Los Angeles did an excellent job of keeping Dantley (19 points for the game) and Thomas (13) from reaching what Riley calls "the launching pad"—an area near the foul line about 17 feet from the basket. The Lakers never pulled away, but an Abdul-Jabbar skyhook that barely beat the 24-second clock with 2:44 remaining gave them a 95-90 lead and the impetus to hold off the Pistons in the stretch. With 23 points, seven rebounds and 11 assists, Johnson was once again the steadiest Laker, even though he had spent most of the day fighting a fever.
As he talked about his bout with the flu, drops of water fell from ice packs resting on both of his aching knees and on both of his previously injured Achilles tendons. And don't forget that a strained right groin kept him out of 10 regular-season games and reportedly still bothers him. Still, Magic says he's feeling just fine, and just fine was the way he played in Games 1 and 2.
By Sunday he was ready for a homecoming in Michigan, where he was born, in Lansing, and played his college ball, at Michigan State. His father, Earvin Sr., who has a fear of flying, would be watching him live in a final-round series for the first time, and his mother, Christine, would be making fried chicken, potato salad, rolls, salads, a cake and sweet potato pie for postgame consumption. The feast has become such a tradition with the Lakers on their annual regular-season visit to Detroit that after their defeat of Dallas in Game 7 of the Western Conference finals, the cry that went up in the locker room wasn't "Beat Deetroit!" but "Sweet potato pie!"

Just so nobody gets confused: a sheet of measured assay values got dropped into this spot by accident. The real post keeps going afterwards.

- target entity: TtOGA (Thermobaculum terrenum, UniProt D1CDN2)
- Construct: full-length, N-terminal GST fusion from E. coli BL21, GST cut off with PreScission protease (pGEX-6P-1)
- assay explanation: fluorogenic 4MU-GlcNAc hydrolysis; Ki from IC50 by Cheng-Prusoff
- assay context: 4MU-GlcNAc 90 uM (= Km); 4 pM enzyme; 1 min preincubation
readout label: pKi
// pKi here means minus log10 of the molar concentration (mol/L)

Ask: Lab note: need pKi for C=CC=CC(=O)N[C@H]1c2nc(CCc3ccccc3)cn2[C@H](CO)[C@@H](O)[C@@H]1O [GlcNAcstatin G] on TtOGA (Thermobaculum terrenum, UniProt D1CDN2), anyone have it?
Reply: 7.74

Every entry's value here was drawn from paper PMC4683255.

Magic retained his business face before Game 3, however, rejecting calls and visits from old friends and spending most of his time around the Guest Quarters, the Laker hotel about 10 miles from the Silverdome. On Sunday he played even better than he had in Games 1 and 2, finishing with 18 points on 7-of-8 shooting, 14 assists and six rebounds. The performance was both efficient and spectacular. Consider this three-play sequence in the second quarter: